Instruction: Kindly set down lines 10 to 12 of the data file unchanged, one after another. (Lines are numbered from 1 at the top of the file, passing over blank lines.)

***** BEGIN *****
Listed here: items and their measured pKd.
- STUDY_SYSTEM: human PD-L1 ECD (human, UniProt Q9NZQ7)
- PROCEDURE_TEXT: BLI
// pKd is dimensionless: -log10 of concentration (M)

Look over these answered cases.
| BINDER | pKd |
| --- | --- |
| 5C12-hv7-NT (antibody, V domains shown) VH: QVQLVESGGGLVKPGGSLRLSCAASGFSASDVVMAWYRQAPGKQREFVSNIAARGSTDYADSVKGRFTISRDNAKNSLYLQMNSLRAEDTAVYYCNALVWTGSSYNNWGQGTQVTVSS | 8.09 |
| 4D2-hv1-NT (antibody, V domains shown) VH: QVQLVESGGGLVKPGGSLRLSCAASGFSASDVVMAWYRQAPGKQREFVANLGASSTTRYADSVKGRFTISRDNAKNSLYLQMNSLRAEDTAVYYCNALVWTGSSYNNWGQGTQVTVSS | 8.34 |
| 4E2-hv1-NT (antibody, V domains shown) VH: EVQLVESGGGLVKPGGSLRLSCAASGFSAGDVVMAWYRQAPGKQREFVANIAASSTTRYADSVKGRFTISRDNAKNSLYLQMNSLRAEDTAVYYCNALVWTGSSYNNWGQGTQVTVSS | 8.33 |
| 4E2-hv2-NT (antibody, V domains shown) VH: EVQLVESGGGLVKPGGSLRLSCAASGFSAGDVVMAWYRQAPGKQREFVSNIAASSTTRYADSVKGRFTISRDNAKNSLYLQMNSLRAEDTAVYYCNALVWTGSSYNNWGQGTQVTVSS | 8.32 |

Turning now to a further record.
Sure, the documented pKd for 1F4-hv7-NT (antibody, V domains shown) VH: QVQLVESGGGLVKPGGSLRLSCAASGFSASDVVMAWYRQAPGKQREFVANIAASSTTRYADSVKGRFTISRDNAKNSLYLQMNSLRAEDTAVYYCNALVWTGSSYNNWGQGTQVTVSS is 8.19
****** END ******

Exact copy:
| 4E2-hv1-NT (antibody, V domains shown) VH: EVQLVESGGGLVKPGGSLRLSCAASGFSAGDVVMAWYRQAPGKQREFVANIAASSTTRYADSVKGRFTISRDNAKNSLYLQMNSLRAEDTAVYYCNALVWTGSSYNNWGQGTQVTVSS | 8.33 |
| 4E2-hv2-NT (antibody, V domains shown) VH: EVQLVESGGGLVKPGGSLRLSCAASGFSAGDVVMAWYRQAPGKQREFVSNIAASSTTRYADSVKGRFTISRDNAKNSLYLQMNSLRAEDTAVYYCNALVWTGSSYNNWGQGTQVTVSS | 8.32 |

Turning now to a further record.